So you want to fix a clock – a beginner’s toolkit.
First a disclaimer. As a beginner in clock repair I have some advanced skills-sets but as mentioned in previous posts I am not a trained horologist
Based on 4 1/2 years of amateur clock repair the following are a selection of tools I believe every beginner should have in their toolkit. Some of these items can be found at your local hardware store but specialty items can be ordered from clock suppliers such as Timesavers in the USA, Perrin for Canadian customers, or Meadows and Passmore for those in the UK. Avoid craft shops when you are on the hunt for tools. Craft shops are a great place for things like paintbrushes but they tend to charge higher prices for tools. For example, a ball peen hammer bought at a hardware store last year cost twice as much in a craft shop.
As far as some specialized tools, it pays to spend a little more for better quality
The lead photo shows an assortment of clock keys that would fit just about any winding arbour.
Here is what you should have with a short descriptor for each item along with a photo.
Magnifier: They are available in various strengths and allow a much closer view of your work.
Work light: Illuminates your work, articulates and also has a magnifier.
Pliers: A variety of pliers to hold on to your work, release taper pins, tighten nuts, cut wires. The green handle pliers are non-serrated (flat-nose).
Hammers: A ball peen hammer is very useful (not pictured). The craft clip holder is useful for steadying items that are to be soldered.
Files: Variety of sizes to help shape or file down anything on a movement.
Tweezers: Getting into tight situations, grabbing small parts, positioning parts into place are typical uses for tweezers
Level: To find the correct beat the movement (clock) must be level.
Spring clamps: To restrain the power of the mainspring. The flat clamp (upper right) is for those mainsprings which do not leave a lot of working room. Otherwise, the other round clamps are good for most applications.
Screw drivers: Always handy to remove movements from cases, loosen bolts, pry parts.
Letdown set: Before working on a movement the mainsprings must be letdown or restrained in their clamps. The letdown key is the safest method of letting down the mainsprings. Inserts cover most arbour sizes.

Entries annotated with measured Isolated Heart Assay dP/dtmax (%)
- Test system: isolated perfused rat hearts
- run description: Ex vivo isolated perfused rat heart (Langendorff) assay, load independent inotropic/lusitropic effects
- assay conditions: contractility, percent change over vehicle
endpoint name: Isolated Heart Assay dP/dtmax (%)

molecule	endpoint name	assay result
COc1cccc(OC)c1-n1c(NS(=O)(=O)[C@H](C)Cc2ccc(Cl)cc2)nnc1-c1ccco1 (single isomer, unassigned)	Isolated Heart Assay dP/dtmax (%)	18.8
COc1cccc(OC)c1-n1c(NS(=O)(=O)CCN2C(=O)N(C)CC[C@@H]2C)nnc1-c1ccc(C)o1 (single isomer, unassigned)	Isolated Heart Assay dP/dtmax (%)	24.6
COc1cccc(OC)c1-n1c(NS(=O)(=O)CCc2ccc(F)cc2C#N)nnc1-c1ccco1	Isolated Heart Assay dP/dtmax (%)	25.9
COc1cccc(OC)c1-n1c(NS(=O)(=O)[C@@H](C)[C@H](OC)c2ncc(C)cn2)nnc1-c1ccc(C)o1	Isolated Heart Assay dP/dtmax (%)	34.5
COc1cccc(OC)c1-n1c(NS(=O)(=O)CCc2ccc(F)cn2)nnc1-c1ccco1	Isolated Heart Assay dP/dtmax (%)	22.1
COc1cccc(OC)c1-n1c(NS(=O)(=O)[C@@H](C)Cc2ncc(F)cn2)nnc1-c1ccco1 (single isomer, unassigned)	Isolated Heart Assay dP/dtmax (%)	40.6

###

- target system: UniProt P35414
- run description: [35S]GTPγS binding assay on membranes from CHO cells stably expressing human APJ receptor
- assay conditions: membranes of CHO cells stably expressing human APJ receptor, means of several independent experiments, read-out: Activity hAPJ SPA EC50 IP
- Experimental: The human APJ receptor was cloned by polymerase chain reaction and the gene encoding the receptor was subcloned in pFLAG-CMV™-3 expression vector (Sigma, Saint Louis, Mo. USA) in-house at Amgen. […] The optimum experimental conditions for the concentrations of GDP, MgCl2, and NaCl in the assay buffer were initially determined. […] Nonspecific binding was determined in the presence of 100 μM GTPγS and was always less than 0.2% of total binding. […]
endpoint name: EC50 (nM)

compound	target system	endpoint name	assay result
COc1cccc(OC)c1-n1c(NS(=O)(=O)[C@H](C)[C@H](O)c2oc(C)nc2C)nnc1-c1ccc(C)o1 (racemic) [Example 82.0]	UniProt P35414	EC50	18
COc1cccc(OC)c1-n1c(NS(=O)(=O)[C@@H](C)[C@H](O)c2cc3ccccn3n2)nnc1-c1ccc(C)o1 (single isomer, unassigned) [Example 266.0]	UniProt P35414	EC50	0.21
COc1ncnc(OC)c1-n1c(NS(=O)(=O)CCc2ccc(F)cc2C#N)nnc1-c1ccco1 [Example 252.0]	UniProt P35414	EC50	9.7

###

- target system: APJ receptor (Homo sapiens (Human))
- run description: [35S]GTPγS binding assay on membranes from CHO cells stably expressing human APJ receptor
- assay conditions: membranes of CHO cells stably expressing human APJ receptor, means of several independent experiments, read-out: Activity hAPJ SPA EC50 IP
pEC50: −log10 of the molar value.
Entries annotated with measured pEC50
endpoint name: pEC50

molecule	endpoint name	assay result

Hand reamers and broaches (cutting and smoothing): For bushing clocks when you cannot afford the luxury of a bushing machine. Cutting and smoothing broaches are useful for enlarging a new bushing when tight tolerances are required. They come in assorted sizes.
Cotton swabs: A variety of cleaning uses.
Clock oil: Once the movement is apart and cleaned it must be re-assembled then oiled prior to use. The oil, whether it is conventional or synthetic, must be specifically designed for a clock movement.
Toothpicks: For cleaning and “pegging out” bushings on a movement
Clock stand: Once the movement has been re-assembled it is tested outside the case for a short period. Gene’s movement stand is a fully adjustable test stand.
Camera: At every part of the process a digital camera can record critical stages in assembling and dis-assembling a movement. I use a 50mm macro lens for close work.
Electronic Caliper: Indispensable for measuring the thickness of anything, springs, pivots, plates and so on. Available at a clock supply house or save a little money and buy the same tool from a retail outlet such as Canadian Tire in Canada.
One might also add a pivot locator, an excellent tool for aligning pivots with their holes during assembly.
You do not need to purchase everything at once to begin your new adventure into clock repair. You may already have some of the items I’ve mentioned but buy what you need when you need it. As for those specialized tools, broaches for example, it pays to spend a little extra for better quality.
These are the tools you require to start your journey into clock repair. If you have a tool (or tools) you feel is indispensable for the beginning clock-maker please let me know.
In Part II (November 14th) I will describe tools for those who would wish to advance their skills in clock repair.